Raining on All the Parades
Posted July 29,
Have you noticed, as I have, that reporters and columnists are becoming increasingly skeptical about candidate Barack Obama. It's about damned time.
As someone who has consistently tried to be a skunk at EVERY candidate's picnic, I have agonized watching colleagues' adoring coverage of Obama and his non-stop photo ops. Time and again, I've nagged that our job is to challenge our politicians, not to adore them.
But now, we're witnessing a more appropriate tone. More and more of us are applying the same adversarial standard to both candidates . Maybe it's professional guilt, maybe it's the real "bounce" after the shameless media adulation during last week's world tour. Whatever it is, it's high time we treat the man as something less than a rock star and hold his feet to the fire, just like we should be doing with John McCain.
In Obama's case, the question comes down to his: Should the voters elect someone without knowing whether his experience or lack thereof qualifies him to correct the massive problems we face as a nation?
In McCain's case we need to press him on whether he's nothing but more-of-the-same. In other words: Does he have plenty of that experience, the kind that has dragged the nation to unprecedented depths?
Is Obama really all that different than so many of his fellow Democrats who talk a good game about rescuing the middle-class while sleeping with the very upper-class villains. I'm talking about the fat cats who have used their ill gotten gains to keep our elected officials from changing what needs to be changed. How can we know that Barack Obama is a Mr. Excitement who offers anything more than slogans.
As for John McCain, he's been here through the Bush years and is now consorting with those he used to challenge...those who have so dishonored America with their foreign and military policies and who have brought the economy to its knees.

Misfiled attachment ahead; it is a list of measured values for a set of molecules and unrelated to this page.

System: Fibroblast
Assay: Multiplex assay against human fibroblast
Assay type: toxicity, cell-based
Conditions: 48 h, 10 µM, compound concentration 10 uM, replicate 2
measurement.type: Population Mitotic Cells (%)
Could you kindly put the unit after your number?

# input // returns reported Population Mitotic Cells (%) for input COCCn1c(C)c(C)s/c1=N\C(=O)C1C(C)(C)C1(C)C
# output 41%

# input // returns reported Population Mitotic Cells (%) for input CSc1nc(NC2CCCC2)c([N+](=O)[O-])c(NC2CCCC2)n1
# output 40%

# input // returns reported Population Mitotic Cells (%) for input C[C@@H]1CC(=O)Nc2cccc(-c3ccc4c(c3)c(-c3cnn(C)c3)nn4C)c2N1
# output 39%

As you will notice, this is an equal opportunity rant, asking unpleasant questions about both the major questions. I happen to believe that's what we're supposed to do. I'm aware that there are many who contend journalists should take sides. They're correct that mindless adherence to "balance" is simplistic. Still, ønce you add context you must, MUST remember that we are not here as advocates for a candidate or a point of view, but Devil's advocates.
From a reporter's point-of-view, a free ride for Barack Obama is no better than the free ride we gave George W.Bush as he propelled us into the Iraq War. And if we are vilified for going after anyone, we should remember that we aren't supposed to be running a popularity contest. The fact that we have been is a large reason the country is in the miserable shape it's in. If for reasons of ratings, or circulation or peer pressure we're afraid to take on anyone and everyone then we're useless.
It's nice to see that colleagues are now back to doing that.